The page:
Most of us won't buy the latest iPhone until our two-year wireless contract is up. The smartphone costs too much without the wireless carrier subsidising it. But that's not true in major Chinese cities such as Hong Kong, Beijing and Shanghai, says Stanley Li, CEO of San Francisco-based Netswitch.
Li has worked overseas for years and watched mobile hysteria consume young professionals. Smartphones from the likes of Samsung, Apple, HTC, Sony Ericsson and others are gobbled up as soon as they hit the market. Consumers are prepared to pay full price, he says, and will buy a new phone every year.
"They change phones like a fashion statement," Li says.
Smartphone owners in China also don't want to carry around an additional corporate phone. That would be like wearing two outfits, with the corporate one being totally outdated. Instead, they're accessing work data from new-fangled phones under emerging corporate policies known as BYOD, or bring-your-own-device. According to Li, BYOD in China is far ahead of BYOD elsewhere.
Many US companies take a narrow view of BYOD and don't support Android devices. The common refrain is that Android is too fragmented and too leaky a vessel to carry sensitive corporate data. The many flavours of Android also can lead to a managerial and native app development headache.
In China, though, companies don't have the luxury of limiting choice, at least not with smartphones-consumers buy new phones on a whim. Last year, Li saw iPhones everywhere. On a business trip there a couple of weeks ago, Li noticed Samsung phones had become super-hot.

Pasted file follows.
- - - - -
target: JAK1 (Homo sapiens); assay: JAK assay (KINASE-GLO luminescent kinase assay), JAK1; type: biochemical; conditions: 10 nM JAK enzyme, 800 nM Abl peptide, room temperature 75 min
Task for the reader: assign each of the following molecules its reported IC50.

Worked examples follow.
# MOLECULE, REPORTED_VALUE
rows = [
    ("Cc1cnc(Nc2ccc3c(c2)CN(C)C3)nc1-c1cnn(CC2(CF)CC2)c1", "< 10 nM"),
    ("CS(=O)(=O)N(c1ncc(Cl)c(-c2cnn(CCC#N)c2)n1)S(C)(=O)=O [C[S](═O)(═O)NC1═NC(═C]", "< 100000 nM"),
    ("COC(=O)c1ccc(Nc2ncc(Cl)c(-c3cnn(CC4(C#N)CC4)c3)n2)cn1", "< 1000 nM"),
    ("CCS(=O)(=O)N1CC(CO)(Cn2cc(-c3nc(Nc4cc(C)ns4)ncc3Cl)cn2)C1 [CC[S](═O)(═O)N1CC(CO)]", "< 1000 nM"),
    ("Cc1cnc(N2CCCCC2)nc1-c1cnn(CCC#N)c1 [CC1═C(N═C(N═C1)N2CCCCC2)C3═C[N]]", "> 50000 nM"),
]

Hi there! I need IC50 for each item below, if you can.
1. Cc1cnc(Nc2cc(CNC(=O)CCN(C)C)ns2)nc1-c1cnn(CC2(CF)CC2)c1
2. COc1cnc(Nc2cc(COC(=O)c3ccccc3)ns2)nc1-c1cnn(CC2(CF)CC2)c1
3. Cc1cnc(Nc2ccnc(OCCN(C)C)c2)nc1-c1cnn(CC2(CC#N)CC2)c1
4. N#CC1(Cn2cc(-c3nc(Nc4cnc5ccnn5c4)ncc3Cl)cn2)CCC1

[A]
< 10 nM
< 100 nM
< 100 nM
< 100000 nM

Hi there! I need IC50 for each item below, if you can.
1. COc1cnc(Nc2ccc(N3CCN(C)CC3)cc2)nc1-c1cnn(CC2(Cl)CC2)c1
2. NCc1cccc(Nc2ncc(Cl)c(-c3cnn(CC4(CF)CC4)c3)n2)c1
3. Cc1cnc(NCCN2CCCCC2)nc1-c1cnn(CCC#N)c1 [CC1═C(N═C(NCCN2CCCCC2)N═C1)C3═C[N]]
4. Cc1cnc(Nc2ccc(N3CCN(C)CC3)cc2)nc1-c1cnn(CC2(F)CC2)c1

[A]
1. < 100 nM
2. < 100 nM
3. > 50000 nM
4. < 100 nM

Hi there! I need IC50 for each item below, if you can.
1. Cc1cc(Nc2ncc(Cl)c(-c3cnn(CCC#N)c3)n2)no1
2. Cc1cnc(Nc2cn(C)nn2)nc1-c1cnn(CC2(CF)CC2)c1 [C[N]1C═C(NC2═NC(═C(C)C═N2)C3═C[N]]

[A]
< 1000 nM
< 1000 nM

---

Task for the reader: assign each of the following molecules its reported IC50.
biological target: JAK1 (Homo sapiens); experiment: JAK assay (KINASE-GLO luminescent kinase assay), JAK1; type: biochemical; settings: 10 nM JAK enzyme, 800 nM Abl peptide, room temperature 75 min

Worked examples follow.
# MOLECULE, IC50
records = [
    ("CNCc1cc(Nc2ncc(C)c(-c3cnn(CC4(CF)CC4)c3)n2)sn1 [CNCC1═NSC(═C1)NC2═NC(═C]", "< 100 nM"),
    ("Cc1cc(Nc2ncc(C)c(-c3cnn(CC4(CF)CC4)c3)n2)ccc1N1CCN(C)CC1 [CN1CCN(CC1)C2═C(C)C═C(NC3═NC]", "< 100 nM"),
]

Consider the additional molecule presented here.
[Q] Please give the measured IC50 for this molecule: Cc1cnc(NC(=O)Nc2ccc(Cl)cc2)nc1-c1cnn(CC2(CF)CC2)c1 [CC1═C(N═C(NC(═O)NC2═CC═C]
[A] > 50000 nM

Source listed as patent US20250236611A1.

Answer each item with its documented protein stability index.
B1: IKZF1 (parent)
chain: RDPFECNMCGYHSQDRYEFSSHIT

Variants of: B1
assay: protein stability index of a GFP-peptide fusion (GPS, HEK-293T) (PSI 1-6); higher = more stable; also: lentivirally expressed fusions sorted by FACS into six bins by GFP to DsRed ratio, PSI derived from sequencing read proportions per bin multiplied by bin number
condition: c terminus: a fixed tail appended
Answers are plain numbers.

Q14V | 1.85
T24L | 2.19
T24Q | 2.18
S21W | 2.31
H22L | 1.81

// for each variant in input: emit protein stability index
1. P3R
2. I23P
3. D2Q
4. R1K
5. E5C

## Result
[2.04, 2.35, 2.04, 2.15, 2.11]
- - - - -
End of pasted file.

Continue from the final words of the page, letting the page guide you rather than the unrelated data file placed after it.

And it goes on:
Analysts expect the iPhone to rebound in the coming months. "We've been seeing a lot of Chinese consumers holding off, waiting for the iPhone 5 as opposed to the iPhone 4S," Ben Cavender, associate principal at China Market Research, told the Wall Street Journal last month.
So how do Chinese companies handle Android's BYOD shortcomings? Chinese companies take a more heterogeneous, browser-based approach to bring a sense of order to a sea of BYOD smartphones. This might mean no VPN or multi-form factor authentication, says Li. "Corporate infrastructure in the US is more secure than in China."
This might lend credence to the possibility that US companies make too much out of the BYOD mobile security risk. "Yes, it's being blown way out of proportion," said John Mensel, director of security services at Concept Technology, a 10-year-old IT consulting firm.
Either way, Chinese companies do a better job of educating workers about using BYOD smartphones. Even US companies say employee education is key to security. Li says many Chinese companies use short two-minute videos and animation to get their point across, whereas US companies expect employees to thumb through pages of policy documents.
And who reads those boring policies anyway? Many employees will sign the newly crafted BYOD policy without giving it much thought, which is a shame because they could be signing away their privacy rights.
Along these lines, Chinese employees have become familiar-maybe even resigned-to the negative consequences of BYOD smartphones, Li says. They already know that carriers, device manufactures and employers may be tracking their location. The company might even know what they're doing on the personal side of the BYOD smartphone. After all, what is that corporate app really doing?
That's not to say that US companies should follow this lead of accepting what could be privacy invasions. Rather, US employees should take their cue from Chinese employees and understand the potential tradeoff between BYOD convenience and privacy.
It's one of a few things BYOD companies and employees in the United States can learn from their Chinese counterparts. In China, BYOD smartphones are simply how things are done. In the United States, it's just beginning.